I have travelled our country over two dozen times, typically on tour with my music on mass transit and month-long greyhound passes. I love the Real America I have come to know so well, the people and the places, the towns and spirit that hum so vibrantly in pulsing colors. This is not the America we see in the movies or television shows created by the handful of corporate media monopolies lurching over their National Entertainment State, who seek with every measure to blast us with disassociate content that tries to divest us from one another and to “find happiness” solely through their false fables and plastic products.
My favorite webcam was from National Geographic of a watering hole in Africa. My father had subscribed me to that nature porn magazine since I was a kid, so I expected to watch in on a hyperactive locale characterized by the sexy turmoil of combative species fighting over resources. Instead, I found a world composed of much calm, tranquility, and cooperation both in and among species.
We are a fiercely collective critter on a fiercely collective planet. I harken back to those who claim Darwin was co-opted, to lessons learned from the BBC series “The Century of the Self” and to those who point out that the materialistic individualism we are submerged in now is not where we come from or what we are, it’s not the human-ness that pulses through our veins and our bones. It’s just a recent perversion in an endless stream of persuasive attempts by that corrupt minority who seek on the highest soapbox, with the sharpest blades and loudest grunts, to try and dictate to us in the commons how we should live and how we subvert our livelihoods to them. We need to listen less to vaulted voices and listen more to the “strangers” around us.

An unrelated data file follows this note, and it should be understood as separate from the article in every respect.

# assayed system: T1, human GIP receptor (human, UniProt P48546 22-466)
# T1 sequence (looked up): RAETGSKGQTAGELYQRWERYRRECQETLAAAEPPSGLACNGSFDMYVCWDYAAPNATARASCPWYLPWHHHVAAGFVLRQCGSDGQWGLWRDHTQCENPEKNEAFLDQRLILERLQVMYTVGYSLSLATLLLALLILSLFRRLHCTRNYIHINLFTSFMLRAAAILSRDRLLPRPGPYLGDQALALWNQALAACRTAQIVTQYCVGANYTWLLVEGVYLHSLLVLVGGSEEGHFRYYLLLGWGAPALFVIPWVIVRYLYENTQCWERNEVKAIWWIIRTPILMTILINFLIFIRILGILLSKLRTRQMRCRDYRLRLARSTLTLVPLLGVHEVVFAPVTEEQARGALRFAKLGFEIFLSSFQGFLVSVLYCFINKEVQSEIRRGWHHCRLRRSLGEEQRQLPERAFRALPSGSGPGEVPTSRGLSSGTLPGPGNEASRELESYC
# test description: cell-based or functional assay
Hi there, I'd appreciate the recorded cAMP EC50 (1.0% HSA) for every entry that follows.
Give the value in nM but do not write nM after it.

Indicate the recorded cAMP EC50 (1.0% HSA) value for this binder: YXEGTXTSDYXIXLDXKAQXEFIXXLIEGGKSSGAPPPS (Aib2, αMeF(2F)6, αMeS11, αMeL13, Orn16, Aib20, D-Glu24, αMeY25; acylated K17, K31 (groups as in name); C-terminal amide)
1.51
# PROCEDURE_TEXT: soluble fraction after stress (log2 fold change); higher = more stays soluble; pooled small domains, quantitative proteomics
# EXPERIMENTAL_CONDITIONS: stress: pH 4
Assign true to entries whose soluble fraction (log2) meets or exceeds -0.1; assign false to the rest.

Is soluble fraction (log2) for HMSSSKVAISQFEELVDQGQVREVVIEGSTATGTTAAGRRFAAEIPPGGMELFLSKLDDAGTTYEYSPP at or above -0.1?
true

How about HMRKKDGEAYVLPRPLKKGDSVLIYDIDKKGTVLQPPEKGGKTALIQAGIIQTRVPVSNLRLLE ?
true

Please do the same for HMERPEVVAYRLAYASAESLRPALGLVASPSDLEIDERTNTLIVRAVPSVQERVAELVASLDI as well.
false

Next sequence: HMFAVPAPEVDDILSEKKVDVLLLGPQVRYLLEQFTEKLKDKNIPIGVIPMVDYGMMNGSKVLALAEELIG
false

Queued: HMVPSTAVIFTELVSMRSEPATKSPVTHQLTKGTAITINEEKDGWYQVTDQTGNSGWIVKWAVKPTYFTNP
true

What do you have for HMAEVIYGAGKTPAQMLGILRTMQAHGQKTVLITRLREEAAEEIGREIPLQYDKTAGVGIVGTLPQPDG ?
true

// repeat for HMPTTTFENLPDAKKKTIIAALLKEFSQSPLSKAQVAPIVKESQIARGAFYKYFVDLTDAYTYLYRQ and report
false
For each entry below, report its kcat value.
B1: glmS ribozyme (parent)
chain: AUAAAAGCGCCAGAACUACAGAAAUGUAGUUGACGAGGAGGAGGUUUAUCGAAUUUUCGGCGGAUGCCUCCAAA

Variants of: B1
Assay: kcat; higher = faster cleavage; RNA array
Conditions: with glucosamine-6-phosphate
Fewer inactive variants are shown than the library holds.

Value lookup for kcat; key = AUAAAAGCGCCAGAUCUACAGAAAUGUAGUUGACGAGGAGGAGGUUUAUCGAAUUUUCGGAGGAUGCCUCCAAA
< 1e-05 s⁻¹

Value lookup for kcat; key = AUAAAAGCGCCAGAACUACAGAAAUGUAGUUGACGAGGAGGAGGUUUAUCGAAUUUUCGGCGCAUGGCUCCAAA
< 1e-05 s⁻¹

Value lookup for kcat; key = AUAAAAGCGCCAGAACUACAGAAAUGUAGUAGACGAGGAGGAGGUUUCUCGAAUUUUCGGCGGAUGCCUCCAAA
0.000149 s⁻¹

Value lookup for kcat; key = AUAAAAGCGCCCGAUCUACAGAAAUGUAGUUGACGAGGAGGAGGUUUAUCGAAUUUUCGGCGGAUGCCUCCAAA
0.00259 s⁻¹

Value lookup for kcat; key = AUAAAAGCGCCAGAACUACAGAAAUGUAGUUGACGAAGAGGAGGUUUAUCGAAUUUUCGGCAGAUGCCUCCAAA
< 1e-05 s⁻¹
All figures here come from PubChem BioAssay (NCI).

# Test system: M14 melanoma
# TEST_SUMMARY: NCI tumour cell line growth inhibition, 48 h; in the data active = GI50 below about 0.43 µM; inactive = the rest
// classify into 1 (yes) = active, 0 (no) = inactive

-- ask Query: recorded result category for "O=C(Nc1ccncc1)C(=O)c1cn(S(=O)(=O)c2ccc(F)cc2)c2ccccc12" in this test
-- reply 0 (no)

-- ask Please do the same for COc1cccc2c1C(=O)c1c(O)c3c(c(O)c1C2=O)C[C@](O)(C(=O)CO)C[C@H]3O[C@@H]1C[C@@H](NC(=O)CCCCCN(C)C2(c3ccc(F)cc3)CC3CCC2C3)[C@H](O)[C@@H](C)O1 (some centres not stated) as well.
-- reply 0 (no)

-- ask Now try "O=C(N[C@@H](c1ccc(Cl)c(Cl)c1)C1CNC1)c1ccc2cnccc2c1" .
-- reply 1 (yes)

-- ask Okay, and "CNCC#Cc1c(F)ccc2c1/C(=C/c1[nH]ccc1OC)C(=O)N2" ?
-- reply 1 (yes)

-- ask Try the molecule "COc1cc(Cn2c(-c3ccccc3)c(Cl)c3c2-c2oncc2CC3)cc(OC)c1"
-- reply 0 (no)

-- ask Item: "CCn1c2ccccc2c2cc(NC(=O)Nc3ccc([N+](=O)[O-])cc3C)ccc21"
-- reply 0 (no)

There is currently a robust dialogue occurring over a proposed increase of coal transport and exportation through communities along our rail lines and shorelines here in the Northwest. I want to learn directly to what local peoples think about this. Starting in August, I will walk for several weeks along the proposed route, from towns in Montana down through the communities of eastern Washington’s expansive grasses, further down along the Columbia and then up through the beautiful Puget Sound basin. I will walk to listen to local folks talk about their lives and these trains and I will broadcast the entire experience 24/7 online. I seek your support and invite you to come with me on this journey.
“Light On The Corridor” Benefit Brunch. Sunday, July 7th, at 11 am at Media Island (816 Adams St SE). Tasty food and enticing conversation. Come to where the food is as good as the fun!
Matt Fu is a member of the Olympia community and a recent Evergreen grad in ethnography and media justice with a renewed sense of urgency to throw his skills into the awareness, education and outreach needed surrounding the great environmental issues of our times.